There’s a lot of myth about adoption. Some of it true and some of it not. Will there be a rebellious period? Yes. God, yes. It’s because foster and adoptive kids crave structure. They’ll fight you, test you, see what they can get away with. Not because they’re upset with you, but because so many adults and rule sets have failed them before. Once they know you plan to stand firm things calm down significantly. Promise.
Are adoptive kids angelic? No. But I would like to see a child who is. All children, even your own, are people. They will make mistakes and piss you off. They’re kids, after all. Your job as a parent is to teach them how to be good people.
Adoption is a way to really make an impact in your life and a child’s life. There are kids out there who want to be devoted sons and daughters, caring brothers, adoring sisters, and who want nothing more in life than to have a grandmother who will sneak them extra dessert when mom and dad say no.
Of course, it’s a big decision. The adoption process isn’t the simplest thing in the world. While many people can go out and start forming their own baby army right now, adoptive parents have to jump through twenty billion hoops of fire and stick the landing. In adoption you have to prove to the world and a few social workers that you are a fit parent. You have to do a home inspection, interviews, fingerprinting, background checks, CPR and First Aid classes, etc.
(It’s a notion that doesn’t seem so terrible, requiring people to accomplish X before the government will allow them to have kids. Hell, I think that should be mandated on people who want to have kids naturally. Socialist and terribly Big Brother-like? Yes. But would requiring people to take parenting classes and get licensed before they’re allowed to procreate so they can be at the very least semi-responsible parents really be a bad thing?)
The result of all this mandated dog and pony show and late nights cramming at Concurrent Planning courses and Adoption Moduels? Well-prepared to-be families who can provide a loving and dedicated home to a child (or children, plural, if you’re looking for a sibling set) who will adore you.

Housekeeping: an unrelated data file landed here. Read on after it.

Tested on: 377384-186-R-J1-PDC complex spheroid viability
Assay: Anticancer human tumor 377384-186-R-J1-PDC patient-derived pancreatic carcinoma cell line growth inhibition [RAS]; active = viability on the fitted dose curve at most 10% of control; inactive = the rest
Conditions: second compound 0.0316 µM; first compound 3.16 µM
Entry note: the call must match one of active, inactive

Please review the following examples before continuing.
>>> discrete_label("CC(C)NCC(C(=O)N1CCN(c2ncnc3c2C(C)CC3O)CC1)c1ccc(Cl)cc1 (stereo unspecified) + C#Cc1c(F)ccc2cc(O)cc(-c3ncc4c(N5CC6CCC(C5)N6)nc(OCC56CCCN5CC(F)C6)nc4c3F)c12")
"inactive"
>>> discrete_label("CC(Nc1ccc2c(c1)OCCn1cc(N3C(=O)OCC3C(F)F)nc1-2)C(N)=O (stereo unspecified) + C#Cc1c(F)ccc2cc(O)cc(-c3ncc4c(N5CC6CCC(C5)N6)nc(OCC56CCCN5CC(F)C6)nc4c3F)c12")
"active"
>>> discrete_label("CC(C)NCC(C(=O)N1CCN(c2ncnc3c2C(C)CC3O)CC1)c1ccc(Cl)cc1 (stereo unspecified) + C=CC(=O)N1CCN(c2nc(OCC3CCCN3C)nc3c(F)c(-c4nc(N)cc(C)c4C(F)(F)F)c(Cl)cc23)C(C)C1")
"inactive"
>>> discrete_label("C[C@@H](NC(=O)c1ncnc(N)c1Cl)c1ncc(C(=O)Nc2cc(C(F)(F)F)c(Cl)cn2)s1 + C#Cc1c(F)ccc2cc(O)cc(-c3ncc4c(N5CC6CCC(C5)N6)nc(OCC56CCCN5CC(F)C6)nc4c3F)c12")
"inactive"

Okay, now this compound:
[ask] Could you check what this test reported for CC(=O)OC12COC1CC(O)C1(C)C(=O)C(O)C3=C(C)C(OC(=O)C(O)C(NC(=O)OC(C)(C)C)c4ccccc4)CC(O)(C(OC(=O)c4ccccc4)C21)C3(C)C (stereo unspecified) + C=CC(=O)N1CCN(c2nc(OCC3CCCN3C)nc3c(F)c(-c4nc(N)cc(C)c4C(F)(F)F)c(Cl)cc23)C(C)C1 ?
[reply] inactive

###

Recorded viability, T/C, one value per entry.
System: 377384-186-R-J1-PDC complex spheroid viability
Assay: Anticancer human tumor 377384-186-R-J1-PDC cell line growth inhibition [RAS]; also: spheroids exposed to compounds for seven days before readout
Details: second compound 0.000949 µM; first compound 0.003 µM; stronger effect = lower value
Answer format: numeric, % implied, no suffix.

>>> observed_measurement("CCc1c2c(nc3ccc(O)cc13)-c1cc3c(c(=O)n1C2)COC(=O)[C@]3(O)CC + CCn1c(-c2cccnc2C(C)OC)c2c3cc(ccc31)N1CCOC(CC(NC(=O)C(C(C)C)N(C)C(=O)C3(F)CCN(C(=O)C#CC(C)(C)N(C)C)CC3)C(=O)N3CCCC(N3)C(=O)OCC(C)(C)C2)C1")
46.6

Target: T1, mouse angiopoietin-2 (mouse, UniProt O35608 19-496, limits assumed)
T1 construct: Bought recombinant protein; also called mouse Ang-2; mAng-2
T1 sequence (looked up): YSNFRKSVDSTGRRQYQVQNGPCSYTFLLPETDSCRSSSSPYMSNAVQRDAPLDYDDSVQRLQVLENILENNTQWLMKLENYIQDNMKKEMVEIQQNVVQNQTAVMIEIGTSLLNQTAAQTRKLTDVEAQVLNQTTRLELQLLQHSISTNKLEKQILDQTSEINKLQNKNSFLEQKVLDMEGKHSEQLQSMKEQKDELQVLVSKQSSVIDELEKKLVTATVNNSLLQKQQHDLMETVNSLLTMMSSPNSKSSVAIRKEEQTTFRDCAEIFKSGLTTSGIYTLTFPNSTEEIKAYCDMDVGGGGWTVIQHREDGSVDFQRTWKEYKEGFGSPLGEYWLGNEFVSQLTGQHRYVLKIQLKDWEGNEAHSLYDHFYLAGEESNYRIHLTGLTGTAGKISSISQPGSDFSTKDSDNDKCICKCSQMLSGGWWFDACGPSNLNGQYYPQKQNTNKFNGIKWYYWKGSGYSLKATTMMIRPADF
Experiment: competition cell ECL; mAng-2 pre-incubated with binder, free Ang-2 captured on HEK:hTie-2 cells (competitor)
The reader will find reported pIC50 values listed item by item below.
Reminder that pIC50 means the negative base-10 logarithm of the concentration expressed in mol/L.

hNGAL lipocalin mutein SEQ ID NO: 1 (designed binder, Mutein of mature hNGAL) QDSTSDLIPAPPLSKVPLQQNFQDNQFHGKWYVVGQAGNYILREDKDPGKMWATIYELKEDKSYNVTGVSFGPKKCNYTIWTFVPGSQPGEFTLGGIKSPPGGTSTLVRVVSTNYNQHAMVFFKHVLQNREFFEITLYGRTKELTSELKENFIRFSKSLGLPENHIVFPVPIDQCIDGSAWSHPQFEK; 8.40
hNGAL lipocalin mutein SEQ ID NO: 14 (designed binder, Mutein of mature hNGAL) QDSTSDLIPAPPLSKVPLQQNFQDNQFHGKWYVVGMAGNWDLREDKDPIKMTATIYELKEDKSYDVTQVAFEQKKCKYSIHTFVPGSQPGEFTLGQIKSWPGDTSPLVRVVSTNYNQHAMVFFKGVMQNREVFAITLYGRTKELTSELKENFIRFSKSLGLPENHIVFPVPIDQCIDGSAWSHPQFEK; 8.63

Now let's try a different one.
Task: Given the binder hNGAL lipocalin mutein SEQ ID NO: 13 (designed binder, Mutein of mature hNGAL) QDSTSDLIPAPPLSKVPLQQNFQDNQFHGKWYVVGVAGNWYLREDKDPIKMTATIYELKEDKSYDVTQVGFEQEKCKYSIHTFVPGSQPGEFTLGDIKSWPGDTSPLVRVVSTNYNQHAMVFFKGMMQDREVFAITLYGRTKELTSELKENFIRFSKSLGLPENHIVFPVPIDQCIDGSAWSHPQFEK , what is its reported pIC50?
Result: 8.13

Keep in mind that it’s a two way street. You’re not just providing a family for a child. They’re also providing a family for you, too. Not only do they want love but they want to give it.
Adoption is a big decision to make. There’s nothing light about it. If you are considering it many adoption agencies have orientations that are non-committal and give you all the information you could possibly want so you can make an informed decision.
Afterwards, go home and think about it. Turn the information over and over in your head. Fuss with it the way you would a rubix cube, turning and spinning until everything aligns and you have your answer.
It will take a while.
I suggest cake to help fuel you as you make this decision.
This is a toyed with pound cake. A pretty pink pound cake with purple beets, poppy seeds, and zest from purple-juiced blood oranges. It's a cake that loves alliteration and being toasted for a generous smear of butter. It's a fragrant, different kind of pound that's earthy from the beets, floral, and citrusy. A pound cake with a bit of pop and zing.
The perfect thing to nibble on as you discuss things like concurrent planning and figuring out where a copy of your birth certificate is (you'll need that, by the way) and, perhaps, if you want to adopt a boy or a girl.
Cake also, as you well know, makes people happy. Sugar and seratonin and endorphins and all that stuff you saw on a science program once in your life. As such this cake may cause you to sway your opinion in one direction over the other. After all, wouldn't it be grand to teach your child how to bake a cake like this?
Beet and Poppy Seed Pound Cake
Makes one loaf cake
2-3 small red beets, trimmed from the greens
1 tablespoon olive oil
6 ounces butter, room temp
1 tablespoon vanilla extract
zest of 1 orange
3/4 cup sugar
2 cups cake flour, sifted
1/2 teaspoon baking powder
pinch of salt
1 tablespoon poppy seeds
1/3 cup sour cream
1. Preheat oven to 400F. Slather the beets in olive oil and wrap them in aluminum foil. Place on a baking sheet and roast for about 60-75 minutes or until fork tender. Peel the beets and then process them in a food processor until the consistency of baby food.
2. Reduce oven heat to 350F and butter an 8 1/2-4 1/2 inch loaf pan and line it with parchment paper.
3. Beat the sugar, extract, zest, and butter in an electric mixer on high speed for five minutes until pale and creamy. Add 1/3 cup of the pureed beets and mix well, scraping down the sides of the bowl.
4. Add the eggs, one at a time, beating each for about 30 seconds.
5. Combine the flour, baking powder, slat, and poppy seeds in a bowl. Add 1/3 of the flour mixture to the butter mixture and mix until just incorporated. Add 1/2 of the sour cream and mix. Proceed in this dry-wet-dry method until the mixture just comes together.
6. Pour into the baking pan and level with an offset spatula. Bake for about 40-55 minutes or until a cake tester comes out clean. Cool on a wire rack. Serve.